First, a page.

Praying the Divine Office
An age-old prayer tradition is finding new practitioners.
BY: Nancy Haught
The bells rang at appointed hours: at prime, the first hour or 6 a.m.; at terce, the third hour or 9 a.m.; at sext, the sixth hour or noon and so forth throughout the daylight hours. The evidence that Jews and early Christians prayed at those hours is in the New Testament, Tickle says, with its references to the apostles at prayer at 9 a.m., at midday and in the afternoon.
Fixed-hour prayer continued in the early centuries of the Christian church, both in homes and church settings, but it was the church's first monastics, the Desert Fathers of the third and fourth centuries, who amplified fixed-hour prayer to fulfill St. Paul's admonition (in 1 Thessalonians 5:17) to "pray without ceasing."
Shifts of monks, working like relay teams, took turns praying the entire book of Psalms in a 24-7 cycle, Tickle says. Eventually, as praying the office took more memory, more training, more printed texts and more time, laypeople, pressed by the demands of work and family, let it go.
By the Middle Ages, the office became almost exclusively the work of monks and nuns, who prayed and polished it within their monastery walls. After the Reformation, Anglicans revised the office but did not give it up altogether. In the 20th century, in its Second Vatican Council, the Roman Catholic Church called all the faithful to pray the office as they are able.
There are a number of possible reasons that this ancient practice is making a comeback. It may be, as Arthur Paul Boers observed in The Christian Century magazine, the logical next ripple in the wave of all-things-monastic that has proven so popular since Kathleen Norris wrote "The Cloister Walk" in 1996.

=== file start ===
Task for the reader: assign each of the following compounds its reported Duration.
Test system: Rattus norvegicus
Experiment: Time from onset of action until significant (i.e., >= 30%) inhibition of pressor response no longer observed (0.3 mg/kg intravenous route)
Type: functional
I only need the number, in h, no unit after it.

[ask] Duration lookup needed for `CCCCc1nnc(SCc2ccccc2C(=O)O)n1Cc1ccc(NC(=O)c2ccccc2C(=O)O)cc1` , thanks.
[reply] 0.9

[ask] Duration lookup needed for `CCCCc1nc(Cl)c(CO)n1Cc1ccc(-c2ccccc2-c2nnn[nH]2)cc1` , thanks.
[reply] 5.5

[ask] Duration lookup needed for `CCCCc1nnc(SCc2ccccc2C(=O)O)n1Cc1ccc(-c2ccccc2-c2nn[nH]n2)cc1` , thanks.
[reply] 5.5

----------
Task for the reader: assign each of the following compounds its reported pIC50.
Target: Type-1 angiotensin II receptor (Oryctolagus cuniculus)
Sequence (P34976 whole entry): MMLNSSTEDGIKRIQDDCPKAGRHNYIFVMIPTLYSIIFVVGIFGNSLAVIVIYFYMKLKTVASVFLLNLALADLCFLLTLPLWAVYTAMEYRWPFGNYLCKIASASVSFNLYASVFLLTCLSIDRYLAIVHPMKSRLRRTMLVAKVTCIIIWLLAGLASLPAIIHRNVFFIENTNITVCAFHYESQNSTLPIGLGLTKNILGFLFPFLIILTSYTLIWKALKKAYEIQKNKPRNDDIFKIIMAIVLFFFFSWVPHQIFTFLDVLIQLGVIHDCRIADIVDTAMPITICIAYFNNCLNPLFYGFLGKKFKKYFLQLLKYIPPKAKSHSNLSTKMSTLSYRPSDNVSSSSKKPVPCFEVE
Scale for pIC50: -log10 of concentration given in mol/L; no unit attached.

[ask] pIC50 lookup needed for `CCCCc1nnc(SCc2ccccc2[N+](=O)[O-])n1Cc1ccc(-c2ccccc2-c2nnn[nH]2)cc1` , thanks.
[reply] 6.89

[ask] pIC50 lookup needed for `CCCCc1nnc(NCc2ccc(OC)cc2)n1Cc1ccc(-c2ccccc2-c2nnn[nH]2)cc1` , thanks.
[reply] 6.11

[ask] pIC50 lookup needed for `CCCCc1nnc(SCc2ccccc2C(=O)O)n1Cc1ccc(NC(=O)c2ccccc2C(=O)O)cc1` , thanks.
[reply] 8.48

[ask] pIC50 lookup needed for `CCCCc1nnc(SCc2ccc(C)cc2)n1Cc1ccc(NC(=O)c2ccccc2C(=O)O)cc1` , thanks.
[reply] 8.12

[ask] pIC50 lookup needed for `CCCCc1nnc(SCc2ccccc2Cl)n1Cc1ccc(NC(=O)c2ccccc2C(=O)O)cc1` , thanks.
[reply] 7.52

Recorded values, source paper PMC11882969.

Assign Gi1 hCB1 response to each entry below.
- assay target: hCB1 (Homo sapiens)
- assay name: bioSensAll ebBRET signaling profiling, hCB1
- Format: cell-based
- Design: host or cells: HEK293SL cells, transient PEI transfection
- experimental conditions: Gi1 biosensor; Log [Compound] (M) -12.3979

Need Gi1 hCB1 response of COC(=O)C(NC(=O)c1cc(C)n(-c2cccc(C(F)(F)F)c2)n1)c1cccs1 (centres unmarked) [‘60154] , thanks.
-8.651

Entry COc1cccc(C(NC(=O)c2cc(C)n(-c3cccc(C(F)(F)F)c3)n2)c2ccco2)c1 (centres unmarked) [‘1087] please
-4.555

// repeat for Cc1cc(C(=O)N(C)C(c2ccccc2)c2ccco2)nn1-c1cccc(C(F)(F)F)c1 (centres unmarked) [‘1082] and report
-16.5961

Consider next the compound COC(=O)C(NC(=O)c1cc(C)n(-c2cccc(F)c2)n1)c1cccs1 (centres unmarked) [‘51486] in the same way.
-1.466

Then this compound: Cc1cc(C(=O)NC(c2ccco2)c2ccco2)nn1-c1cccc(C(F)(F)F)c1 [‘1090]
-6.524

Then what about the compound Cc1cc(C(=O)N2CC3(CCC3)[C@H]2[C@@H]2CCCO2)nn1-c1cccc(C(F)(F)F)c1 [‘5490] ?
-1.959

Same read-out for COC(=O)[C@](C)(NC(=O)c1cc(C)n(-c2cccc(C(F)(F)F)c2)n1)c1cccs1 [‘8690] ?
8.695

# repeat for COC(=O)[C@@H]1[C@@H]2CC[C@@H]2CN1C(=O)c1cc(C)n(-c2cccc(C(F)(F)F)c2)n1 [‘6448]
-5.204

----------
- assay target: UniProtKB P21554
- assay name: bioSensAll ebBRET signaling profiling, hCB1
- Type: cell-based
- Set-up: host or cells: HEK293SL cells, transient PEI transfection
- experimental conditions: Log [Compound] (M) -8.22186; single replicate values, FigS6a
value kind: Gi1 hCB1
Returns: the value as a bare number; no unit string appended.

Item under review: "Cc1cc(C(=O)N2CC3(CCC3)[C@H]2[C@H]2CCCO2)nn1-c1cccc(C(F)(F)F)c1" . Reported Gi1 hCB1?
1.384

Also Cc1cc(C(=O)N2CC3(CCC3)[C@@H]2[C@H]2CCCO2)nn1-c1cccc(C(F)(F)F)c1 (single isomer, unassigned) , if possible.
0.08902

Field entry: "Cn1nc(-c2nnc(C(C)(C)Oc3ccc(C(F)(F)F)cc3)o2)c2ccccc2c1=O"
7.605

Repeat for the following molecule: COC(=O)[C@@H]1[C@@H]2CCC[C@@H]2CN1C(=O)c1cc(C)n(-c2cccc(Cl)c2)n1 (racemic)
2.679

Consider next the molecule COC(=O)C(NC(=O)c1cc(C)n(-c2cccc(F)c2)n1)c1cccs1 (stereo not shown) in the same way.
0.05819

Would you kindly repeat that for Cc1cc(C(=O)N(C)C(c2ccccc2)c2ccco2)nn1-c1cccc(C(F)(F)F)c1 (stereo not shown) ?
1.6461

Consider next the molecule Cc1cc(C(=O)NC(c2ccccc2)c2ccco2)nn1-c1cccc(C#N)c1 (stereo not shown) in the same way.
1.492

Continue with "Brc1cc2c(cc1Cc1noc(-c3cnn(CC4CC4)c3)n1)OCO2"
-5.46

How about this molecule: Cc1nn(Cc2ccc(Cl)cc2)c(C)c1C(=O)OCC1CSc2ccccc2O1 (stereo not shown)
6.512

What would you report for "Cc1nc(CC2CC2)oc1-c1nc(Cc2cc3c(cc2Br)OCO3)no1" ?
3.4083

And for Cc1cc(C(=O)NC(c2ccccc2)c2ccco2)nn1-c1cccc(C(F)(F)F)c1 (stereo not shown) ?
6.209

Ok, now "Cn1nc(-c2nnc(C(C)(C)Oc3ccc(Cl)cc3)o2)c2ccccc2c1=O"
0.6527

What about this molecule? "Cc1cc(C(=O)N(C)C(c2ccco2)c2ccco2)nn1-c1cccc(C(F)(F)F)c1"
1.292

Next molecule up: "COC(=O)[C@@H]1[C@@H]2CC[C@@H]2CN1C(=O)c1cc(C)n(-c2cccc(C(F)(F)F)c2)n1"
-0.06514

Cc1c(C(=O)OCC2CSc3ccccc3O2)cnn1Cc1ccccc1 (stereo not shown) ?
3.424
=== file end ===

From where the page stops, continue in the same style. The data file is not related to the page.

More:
In recent years monasteries around the country have seen an increase in the number of laypeople taking associate, or oblate, vows to pray the hours.
The resurgence in fixed-hour prayer may be a logical outgrowth of Americans' interest in "exotic" spirituality, especially in the wake of the Immigration and Naturalization Act of 1965, which brought so many Buddhists and so much Buddhist practice to the United States, says Tickle, whose 14 books include "God-Talk in America" and "Re-Discovering the Sacred: Spirituality in America."
The influx of Buddhists, with their emphasis on meditation, Mindfulness, and living intentionally dovetailed with American curiosity about spirituality, a curiosity that peaked in the mid-1980s and '90s. Some Christians, intrigued by the practices of Buddhism, Judaism, and Islam, re-examined their own tradition to see what it might have to offer. One of the jewels they turned up was fixed-hour prayer.
"Mindfulness is the whole point of praying the hours," Tickle says.
David Steindl-Rast, a Benedictine monk whose book about the hours, "Music of Silence," is in its second edition, says people are hungry for ritual and ways to incorporate it in their everyday lives. An awareness of the liturgical hours and the practice of stopping to savor them doesn't break up a day as much as tie it together, Steindl-Rast says.
Tickle wonders, too, if renewed interest in praying the hours may have something to do with September 11. As Christians learned that Muslims practice fixed-hour prayer, some have been inspired to try its Christian counterpart, she says.
Or it may be that fixed-hour prayer is proving popular again because it gives spiritual seekers who've lost the taste for watered-down spirituality something solid to sink their teeth into, says Eric Major, vice president of religious publishing at Doubleday. "One of the great dangers of Christian faith," he says, "is a tendency to leave it behind on a Sunday morning." Fixed prayer is a way of infusing a whole day, a whole week with prayer.